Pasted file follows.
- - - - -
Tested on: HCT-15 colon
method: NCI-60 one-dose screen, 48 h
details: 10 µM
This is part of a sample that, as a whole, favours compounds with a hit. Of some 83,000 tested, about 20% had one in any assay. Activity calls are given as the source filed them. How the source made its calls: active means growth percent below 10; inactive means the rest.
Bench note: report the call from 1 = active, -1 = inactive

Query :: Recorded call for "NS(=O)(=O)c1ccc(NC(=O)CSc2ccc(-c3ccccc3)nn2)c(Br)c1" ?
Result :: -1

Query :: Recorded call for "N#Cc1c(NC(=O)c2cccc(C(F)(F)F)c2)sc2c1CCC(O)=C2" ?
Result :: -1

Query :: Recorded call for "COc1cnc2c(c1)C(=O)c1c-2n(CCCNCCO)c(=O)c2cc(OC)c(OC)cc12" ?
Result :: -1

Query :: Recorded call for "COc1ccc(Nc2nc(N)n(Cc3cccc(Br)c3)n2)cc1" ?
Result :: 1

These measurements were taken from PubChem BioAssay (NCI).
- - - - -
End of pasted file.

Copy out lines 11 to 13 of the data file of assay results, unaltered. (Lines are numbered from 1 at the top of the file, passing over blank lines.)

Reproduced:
Result :: -1

Query :: Recorded call for "COc1ccc(Nc2nc(N)n(Cc3cccc(Br)c3)n2)cc1" ?
Result :: 1